Perhaps that what Donald and his mother didn’t have was an honest communication growing up. (How could they when she refused to honor his request for a new name and gender when he was a teenager? That can’t have been a big surprise for her. Who knows, though?…)

This was a provocative read, for the most part, and covered a world with which I was not that familiar. I don’t know anyone close to me who is transgender, but I am certain that if they were, they would have my 100% support in this endeavor. So long as everyone is of age and consenting, then go for it.

Perhaps that is the strength of this book: that it shows how one family traveled along that path and comes out in the end. I must admit that the mother must be braver than I to show herself, warts and all, in this light as she shows how she would not back down on her idea of “losing a daughter”.  For goodness’ sake, give your child the respect, support, and latitude to be who they are so that they can be happy. It’s not all about you all the time.

Kudos to Donald for writing about this experience. Kudos to the mother for being so honest, as well, I suppose, but I’m afraid I’m more in Donald’s corner on this issue.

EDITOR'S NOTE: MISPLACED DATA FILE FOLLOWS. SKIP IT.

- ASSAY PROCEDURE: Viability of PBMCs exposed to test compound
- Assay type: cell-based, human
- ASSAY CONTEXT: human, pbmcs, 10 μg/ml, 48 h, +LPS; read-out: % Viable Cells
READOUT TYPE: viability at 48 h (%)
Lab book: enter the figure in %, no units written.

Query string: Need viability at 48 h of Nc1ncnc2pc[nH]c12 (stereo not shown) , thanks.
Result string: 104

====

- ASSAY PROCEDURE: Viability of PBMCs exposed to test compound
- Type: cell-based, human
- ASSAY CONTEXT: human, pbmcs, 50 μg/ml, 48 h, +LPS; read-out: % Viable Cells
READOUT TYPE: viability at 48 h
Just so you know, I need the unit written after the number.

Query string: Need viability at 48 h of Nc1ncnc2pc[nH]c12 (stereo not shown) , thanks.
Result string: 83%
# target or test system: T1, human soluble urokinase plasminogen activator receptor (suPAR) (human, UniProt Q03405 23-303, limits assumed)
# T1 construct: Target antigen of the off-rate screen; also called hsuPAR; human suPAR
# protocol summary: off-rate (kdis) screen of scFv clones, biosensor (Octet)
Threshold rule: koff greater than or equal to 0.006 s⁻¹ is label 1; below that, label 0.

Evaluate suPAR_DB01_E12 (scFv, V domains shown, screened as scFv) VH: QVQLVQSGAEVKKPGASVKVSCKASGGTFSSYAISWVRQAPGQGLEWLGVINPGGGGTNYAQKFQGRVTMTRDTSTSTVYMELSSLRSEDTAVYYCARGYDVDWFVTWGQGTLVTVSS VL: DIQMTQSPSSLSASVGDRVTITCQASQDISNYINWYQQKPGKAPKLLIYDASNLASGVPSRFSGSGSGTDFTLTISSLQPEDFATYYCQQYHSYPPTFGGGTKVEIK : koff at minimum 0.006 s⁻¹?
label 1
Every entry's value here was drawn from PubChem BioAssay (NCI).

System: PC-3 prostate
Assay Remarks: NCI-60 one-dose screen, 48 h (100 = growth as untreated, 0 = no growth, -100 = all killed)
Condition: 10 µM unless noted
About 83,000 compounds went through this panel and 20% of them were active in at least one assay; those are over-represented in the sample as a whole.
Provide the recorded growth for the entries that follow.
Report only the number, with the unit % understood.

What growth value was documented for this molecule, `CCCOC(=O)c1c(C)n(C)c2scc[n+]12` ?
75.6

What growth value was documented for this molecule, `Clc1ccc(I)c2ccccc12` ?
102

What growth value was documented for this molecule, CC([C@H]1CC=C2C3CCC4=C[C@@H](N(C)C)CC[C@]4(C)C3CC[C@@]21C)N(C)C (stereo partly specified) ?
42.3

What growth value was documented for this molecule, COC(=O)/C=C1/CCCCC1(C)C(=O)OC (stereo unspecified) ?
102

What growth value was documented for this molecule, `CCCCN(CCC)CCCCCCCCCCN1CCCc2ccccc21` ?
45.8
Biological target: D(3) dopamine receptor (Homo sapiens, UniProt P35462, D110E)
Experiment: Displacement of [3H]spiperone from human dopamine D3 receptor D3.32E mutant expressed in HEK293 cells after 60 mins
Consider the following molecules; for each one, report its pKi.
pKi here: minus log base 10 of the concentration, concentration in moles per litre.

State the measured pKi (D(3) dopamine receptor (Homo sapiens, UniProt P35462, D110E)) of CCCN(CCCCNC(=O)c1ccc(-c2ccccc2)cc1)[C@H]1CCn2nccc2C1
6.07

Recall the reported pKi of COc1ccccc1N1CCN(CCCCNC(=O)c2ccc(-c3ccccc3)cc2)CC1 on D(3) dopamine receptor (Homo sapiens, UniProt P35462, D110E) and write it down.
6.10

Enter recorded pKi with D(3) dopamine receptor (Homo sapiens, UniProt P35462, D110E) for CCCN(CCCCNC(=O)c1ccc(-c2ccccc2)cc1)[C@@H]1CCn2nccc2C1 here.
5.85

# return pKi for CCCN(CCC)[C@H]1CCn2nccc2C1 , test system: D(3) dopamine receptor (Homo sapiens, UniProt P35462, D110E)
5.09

An interesting read overall.

Hope in the Dark: Untold Histories, Wild Possibilities – Rebecca Solnit (2016)


The blogosphere has been rather on fire about this short book of essays by the eloquent and passionate Rebecca Solnit. Solnit is an activist for a wide variety of social justice issues, and this quick read is a balm for the soul in terms of how to deal with 45 in the White House.

It’s not a quick fix recipe book, but does have wise words for those who have been impacted by the ascendancy of 45 and his wolf pack, and how to help affect long-term change. If, like me, you’re a tad bit overwhelmed by the sudden 180 degree change in domestic and foreign policies which veer widely every time you wake up (it seems), Solnit has some wise words about looking at change in a long-term view and reminding the reader that all long-time societal impacts are usually composed of loads of small changes happening over a longish amount of time. You might not see the impact but small changes add up.

It’s rather like the analogy of the starfish:

One day on a lonely beach, one person saw that another person was throwing beach-stranded starfishes back into the sea.

“What are you doing?” that person asked.

The starfish rescuer responded, “I’m throwing starfish back into the sea so that they can continue to live.”

The original person said, perplexed, “But there are millions of starfish. How does throwing one starfish back in the sea save the day?”

The starfish thrower responded, “It makes a big difference to that one particular starfish…”



Where in the world…?